Increasingly, government and other health care payers are recognizing the potential impact of systems strategies in improving medical practice. As part of the 2009 American Recovery and Reinvestment Act (ARRA), Medicare and Medicaid will offer incentive payments to hospitals and physicians for meaningful use of EMRs (51). Ongoing evaluation of EMR implementation and use will be important for understanding facilitators and barriers to the delivery of high-quality cancer screening and other care across the cancer control continuum, particularly in the synergistic context of national attention to establishing patient-centered medical homes (52). Screening is necessary, but not sufficient alone, for early detection of cancer and improved patient outcomes. For patients with abnormal screening results, systems strategies to improve cancer screening may also facilitate efficient interaction among primary care physicians and specialists, including gastroenterologists, radiologists, surgeons, and medical oncologists. Tracking patient care transitions and team communication have also been highlighted as a key issue in the development of meaningful use criteria for EMRs (52;53). Because many patients in the U.S. receive screening services from multiple providers, tracking transitions and communication will remain a challenge, even with improved EMR capability in individual practices (54).
We also found that use of systems strategies was highly correlated, even after controlling for the effects of physician and practice characteristics, such as specialty, age, and practice size. Physicians in practices that generated performance reports of cancer screening rates or that had implemented in-practice guidelines for cancer screening were significantly more likely to use both patient and physician reminders for screening than were physicians in practices without these systems strategies. Again, this is consistent with other reports of the importance of multiple systems strategies to enable physician behaviors (55).
Despite the strengths of having data from a large nationally representative survey of primary care physicians with a high response rate, our study has some limitations. We did not have information about community resources, patient self-management support, organization of care, or patient activation, and as a result, could not examine all components of the Chronic Care model. We could not assess whether physicians’ actual screening recommendations and patient receipt of screening tests were guideline-consistent and influenced by the presence of system strategies in the practice. Our survey cannot reflect the diversity and complexity of all primary care practices in the U.S.. Nonetheless, national surveys such as this one are important tools for summarizing key characteristics of primary care practice and identifying areas for more in-depth research, using rigorous application of both qualitative and quantitative methods (56;57) Finally, our survey data were collected in 2007, and some aspects of primary care practice may have evolved since that time. However, to our knowledge, these are the only data which address systems strategies in relation to breast, cervical, and CRC screening in a large national sample of physicians, and serve as a baseline for evaluating future efforts. In summary, despite evidence demonstrating the effectiveness of systems strategies in improving cancer screening uptake, few primary care physicians are using them in their practices. Increased implementation of systems strategies in primary care is needed, and will be important for improving cancer screening in the U.S. The impact of national initiatives to promote the widespread implementation of information technology (HITECH) (58) and patient-centered medical homes should be assessed in relation to their effect upon population health activities, such as cancer screening.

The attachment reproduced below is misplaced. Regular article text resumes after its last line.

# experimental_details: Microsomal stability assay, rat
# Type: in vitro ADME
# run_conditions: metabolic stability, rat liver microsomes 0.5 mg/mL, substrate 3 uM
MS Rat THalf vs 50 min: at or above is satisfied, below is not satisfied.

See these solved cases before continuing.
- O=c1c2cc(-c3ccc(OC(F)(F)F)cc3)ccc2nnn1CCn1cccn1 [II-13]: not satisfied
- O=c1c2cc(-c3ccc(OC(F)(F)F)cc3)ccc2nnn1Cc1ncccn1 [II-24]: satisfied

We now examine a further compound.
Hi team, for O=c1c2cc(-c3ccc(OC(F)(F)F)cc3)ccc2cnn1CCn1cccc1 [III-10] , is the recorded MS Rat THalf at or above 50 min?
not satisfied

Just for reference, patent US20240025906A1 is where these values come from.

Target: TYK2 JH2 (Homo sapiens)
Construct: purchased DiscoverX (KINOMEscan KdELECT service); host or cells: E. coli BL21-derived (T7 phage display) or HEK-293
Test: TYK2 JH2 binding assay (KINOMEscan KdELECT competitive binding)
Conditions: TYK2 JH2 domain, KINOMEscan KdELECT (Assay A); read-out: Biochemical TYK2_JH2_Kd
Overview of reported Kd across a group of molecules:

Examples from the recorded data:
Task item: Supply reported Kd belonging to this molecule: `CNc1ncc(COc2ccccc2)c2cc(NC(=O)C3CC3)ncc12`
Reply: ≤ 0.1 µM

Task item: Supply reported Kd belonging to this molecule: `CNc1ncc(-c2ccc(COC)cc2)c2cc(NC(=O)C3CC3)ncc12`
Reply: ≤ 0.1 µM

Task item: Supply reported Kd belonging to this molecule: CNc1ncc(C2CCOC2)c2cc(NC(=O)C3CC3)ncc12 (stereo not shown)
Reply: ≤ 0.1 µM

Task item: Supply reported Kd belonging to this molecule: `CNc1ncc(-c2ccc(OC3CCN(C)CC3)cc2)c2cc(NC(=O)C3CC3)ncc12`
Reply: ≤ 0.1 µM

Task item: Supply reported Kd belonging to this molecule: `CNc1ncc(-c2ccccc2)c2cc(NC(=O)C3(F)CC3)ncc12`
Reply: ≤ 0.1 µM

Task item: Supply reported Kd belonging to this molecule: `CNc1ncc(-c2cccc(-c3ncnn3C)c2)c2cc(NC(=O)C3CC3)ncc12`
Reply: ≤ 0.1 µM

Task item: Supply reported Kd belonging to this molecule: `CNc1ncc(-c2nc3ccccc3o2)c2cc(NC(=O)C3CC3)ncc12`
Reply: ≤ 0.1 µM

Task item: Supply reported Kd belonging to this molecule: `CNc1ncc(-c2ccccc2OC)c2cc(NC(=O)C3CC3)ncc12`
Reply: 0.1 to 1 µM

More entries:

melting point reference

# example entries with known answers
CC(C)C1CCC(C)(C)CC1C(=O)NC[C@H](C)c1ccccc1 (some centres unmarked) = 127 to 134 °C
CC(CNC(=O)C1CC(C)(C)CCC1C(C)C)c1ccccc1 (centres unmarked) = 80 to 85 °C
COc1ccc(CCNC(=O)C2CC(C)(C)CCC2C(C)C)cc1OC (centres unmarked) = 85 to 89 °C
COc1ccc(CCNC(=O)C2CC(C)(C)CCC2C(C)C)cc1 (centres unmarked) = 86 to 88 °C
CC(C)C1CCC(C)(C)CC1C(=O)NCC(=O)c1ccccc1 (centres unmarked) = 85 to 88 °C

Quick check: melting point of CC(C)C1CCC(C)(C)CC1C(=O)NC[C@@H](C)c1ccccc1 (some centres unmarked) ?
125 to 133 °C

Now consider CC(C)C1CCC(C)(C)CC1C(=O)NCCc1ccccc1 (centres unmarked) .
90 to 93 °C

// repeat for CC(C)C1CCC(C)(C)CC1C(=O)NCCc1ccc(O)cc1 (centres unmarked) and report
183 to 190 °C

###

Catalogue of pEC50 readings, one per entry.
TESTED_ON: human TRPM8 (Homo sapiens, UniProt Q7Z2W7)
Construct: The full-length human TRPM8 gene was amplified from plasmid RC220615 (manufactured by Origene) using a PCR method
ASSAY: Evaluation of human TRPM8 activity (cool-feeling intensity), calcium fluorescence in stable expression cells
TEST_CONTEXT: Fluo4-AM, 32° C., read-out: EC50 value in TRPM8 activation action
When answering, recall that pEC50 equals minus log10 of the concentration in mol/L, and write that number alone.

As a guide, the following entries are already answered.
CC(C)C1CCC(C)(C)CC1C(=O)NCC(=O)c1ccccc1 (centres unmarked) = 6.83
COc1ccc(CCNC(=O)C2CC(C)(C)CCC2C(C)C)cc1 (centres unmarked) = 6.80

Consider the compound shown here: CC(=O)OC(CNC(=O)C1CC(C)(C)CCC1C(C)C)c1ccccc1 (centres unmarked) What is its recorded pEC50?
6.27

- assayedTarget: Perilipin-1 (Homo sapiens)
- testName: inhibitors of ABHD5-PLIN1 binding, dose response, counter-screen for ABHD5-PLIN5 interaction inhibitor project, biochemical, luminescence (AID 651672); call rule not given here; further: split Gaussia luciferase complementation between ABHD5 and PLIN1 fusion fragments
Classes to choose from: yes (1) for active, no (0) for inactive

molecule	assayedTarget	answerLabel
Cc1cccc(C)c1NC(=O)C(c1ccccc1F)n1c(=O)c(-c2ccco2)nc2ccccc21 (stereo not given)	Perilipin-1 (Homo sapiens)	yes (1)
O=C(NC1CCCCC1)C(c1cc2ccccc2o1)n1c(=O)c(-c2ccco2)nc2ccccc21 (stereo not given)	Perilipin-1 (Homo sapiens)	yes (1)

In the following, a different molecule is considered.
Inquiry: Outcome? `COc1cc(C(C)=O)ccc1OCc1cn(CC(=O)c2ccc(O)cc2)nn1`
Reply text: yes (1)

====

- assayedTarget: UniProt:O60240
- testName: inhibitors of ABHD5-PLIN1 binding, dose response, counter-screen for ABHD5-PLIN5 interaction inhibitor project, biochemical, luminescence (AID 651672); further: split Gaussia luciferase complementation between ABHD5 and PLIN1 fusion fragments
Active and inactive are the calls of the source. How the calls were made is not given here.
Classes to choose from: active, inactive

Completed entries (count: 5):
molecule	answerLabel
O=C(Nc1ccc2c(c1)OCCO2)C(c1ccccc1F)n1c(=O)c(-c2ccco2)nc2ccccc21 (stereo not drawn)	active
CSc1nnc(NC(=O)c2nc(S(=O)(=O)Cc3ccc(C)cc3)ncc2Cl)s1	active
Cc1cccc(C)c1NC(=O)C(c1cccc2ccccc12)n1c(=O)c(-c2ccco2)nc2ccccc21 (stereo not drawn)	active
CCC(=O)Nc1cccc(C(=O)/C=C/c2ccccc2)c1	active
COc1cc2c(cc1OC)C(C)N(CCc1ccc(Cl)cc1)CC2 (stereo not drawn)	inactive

Disclaimer: The findings and conclusions in this report are those of the authors and do not necessarily represent the official position of the Centers for Disease Control and Prevention or the National Cancer Institute.